The South Gate of the Imperial Citadel is the former palace of Vietnam’s emperors. It’s a UNESCO World Heritage Site.
The Turtle Tower stands on an islet in the lake's center, while the Jade Mountain Temple on the east shore can be visited in the daytime.
The lake bears one of Vietnam's most famous legends - that of a turtle emerging from the lake to take the sword of the Emperor Le Loi who was on a boat.
Hence the name Hoan Kiem, which means "return of the sword". The emperor reasoned the turtle was reclaiming the sword - reminiscent of King Arthur's Excalibur - which was said to have special powers and origins.
The French legacy is clearly evident in European-style buildings, painted in distinctive yellow ochre colors and used as government buildings, stores or tourism.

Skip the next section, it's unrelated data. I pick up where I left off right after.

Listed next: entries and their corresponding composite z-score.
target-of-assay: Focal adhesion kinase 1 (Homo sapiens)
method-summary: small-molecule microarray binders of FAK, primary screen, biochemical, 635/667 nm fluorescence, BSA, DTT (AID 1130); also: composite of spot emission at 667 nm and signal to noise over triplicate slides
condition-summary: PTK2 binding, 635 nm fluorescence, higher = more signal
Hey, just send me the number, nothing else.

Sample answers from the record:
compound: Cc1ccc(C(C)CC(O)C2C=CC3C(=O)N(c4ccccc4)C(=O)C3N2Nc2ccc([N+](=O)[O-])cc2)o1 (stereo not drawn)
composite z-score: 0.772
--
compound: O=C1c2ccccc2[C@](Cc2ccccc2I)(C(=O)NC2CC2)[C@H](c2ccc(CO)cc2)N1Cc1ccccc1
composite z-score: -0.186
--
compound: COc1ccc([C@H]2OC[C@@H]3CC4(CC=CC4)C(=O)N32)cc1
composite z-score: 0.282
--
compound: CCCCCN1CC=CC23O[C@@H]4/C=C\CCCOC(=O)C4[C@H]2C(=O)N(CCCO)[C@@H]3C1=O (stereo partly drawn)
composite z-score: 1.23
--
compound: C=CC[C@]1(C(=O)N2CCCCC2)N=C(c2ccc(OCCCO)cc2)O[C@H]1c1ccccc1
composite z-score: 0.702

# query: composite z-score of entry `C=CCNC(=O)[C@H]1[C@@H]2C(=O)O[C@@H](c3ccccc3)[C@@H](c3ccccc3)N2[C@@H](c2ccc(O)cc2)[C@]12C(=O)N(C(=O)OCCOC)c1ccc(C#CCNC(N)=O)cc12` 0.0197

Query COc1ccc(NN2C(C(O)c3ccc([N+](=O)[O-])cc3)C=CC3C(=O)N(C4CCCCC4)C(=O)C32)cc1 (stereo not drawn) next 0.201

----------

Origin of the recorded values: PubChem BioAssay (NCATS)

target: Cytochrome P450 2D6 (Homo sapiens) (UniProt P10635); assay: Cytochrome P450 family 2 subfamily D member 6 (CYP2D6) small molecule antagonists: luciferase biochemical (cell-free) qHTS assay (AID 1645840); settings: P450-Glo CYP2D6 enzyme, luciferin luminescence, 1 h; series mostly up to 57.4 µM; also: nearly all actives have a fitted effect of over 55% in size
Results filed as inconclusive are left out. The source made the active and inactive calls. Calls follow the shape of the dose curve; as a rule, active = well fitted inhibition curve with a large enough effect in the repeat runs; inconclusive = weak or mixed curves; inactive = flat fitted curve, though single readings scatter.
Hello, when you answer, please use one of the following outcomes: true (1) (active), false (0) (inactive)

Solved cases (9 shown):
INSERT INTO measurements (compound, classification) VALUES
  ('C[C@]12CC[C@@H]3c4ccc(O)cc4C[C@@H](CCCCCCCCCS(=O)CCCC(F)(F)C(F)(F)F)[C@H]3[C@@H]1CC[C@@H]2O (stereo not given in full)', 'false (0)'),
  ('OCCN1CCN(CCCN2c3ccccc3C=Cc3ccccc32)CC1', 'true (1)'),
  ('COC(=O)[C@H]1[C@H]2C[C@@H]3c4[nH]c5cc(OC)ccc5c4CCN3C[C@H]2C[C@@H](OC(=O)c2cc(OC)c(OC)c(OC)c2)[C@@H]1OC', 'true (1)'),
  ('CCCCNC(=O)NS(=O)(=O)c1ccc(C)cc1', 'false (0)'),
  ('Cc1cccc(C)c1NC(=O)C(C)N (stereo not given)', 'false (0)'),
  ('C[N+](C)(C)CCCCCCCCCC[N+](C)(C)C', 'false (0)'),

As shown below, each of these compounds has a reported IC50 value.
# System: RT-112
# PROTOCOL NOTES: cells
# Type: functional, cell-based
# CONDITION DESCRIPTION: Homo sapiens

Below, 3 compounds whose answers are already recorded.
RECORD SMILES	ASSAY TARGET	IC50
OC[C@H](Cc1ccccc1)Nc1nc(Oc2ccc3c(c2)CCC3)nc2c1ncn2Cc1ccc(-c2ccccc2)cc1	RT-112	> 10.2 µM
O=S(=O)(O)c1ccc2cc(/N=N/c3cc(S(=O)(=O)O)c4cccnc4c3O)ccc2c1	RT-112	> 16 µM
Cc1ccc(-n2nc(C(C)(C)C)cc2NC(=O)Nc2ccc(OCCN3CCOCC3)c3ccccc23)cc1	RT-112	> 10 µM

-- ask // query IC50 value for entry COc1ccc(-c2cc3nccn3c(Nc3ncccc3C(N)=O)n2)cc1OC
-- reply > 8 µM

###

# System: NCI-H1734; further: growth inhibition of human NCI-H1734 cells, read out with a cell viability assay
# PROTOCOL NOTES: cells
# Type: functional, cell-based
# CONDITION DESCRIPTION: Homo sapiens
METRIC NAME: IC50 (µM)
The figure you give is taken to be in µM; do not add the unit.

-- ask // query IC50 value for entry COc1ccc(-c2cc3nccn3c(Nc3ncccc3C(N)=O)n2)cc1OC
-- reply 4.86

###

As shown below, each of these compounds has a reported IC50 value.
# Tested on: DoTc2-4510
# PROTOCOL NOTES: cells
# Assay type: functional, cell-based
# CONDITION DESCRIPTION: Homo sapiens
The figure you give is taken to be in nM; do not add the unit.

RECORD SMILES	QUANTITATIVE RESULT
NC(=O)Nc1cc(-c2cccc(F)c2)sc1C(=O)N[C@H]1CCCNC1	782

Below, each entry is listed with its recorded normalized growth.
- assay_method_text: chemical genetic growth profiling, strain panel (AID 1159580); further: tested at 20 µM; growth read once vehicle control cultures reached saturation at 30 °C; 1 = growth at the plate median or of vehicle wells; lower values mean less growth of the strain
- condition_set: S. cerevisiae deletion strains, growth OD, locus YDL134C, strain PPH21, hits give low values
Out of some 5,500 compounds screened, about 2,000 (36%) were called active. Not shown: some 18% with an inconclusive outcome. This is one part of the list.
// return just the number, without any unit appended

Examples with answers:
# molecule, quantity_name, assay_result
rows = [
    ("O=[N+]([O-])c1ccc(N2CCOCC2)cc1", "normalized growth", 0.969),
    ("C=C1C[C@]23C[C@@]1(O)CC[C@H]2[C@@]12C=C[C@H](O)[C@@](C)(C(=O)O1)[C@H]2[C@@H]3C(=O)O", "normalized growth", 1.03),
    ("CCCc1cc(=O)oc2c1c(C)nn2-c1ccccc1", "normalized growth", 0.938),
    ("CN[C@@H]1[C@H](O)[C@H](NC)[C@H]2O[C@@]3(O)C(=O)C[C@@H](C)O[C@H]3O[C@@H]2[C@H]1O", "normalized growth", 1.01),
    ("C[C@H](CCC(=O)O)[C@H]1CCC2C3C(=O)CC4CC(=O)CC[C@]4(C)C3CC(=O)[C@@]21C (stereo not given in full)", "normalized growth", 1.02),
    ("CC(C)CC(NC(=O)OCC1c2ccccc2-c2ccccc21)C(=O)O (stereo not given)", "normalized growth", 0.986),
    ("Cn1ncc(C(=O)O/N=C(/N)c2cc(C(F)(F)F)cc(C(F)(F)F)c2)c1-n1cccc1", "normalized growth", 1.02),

Many of these building are in the French Quarter, southeast of Hoan Kiem Lake. Hanoi's Opera House is a fine example, as are the nearby National Museum of Vietnamese History and the Revolutionary Museum.
A little further to the west of the Old Quarter are the Military History Museum and the Ho Chi Minh mausoleum. Here, Ho Chi Minh, or "Uncle Ho" as he is respectfully called by locals, can be seen in person.
The mausoleum is located at Bo Dinh Square, where Ho declared Vietnam's independence from France in 1945. Nearby are the Presidential Palace, the Ho Chi Minh Museum, the Ho Chi Minh stilt house (where Ho lived, rather than reside in the palace) and the One-Pillar Pagoda - a small temple built atop a pillar in the middle of a pond.
"Ho Chi Minh was our leader in two wars (against France and the US), and you can go there to understand why he is much loved and respected. It's not just a touristy place but a place that many Vietnamese visit," Trang says.